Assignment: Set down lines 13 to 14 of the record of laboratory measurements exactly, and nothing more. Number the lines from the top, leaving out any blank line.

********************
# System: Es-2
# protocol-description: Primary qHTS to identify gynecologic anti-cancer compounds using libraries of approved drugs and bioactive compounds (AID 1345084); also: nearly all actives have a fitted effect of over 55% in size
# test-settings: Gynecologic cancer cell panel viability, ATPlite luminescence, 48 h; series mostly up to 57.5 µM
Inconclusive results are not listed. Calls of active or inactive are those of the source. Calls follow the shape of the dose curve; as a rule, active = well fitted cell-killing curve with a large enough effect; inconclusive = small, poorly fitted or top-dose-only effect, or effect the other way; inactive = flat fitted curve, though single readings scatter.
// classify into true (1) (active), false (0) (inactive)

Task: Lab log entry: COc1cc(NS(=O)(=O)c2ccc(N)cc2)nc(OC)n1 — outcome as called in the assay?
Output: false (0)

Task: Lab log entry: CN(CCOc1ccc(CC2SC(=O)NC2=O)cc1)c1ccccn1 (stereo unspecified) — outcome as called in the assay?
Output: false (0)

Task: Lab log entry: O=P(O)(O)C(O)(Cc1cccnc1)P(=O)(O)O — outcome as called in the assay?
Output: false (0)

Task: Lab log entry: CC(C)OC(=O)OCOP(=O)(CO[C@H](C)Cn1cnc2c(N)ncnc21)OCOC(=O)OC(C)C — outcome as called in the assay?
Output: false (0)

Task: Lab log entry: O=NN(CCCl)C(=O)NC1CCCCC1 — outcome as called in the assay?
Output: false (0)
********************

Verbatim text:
Output: false (0)

Task: Lab log entry: O=NN(CCCl)C(=O)NC1CCCCC1 — outcome as called in the assay?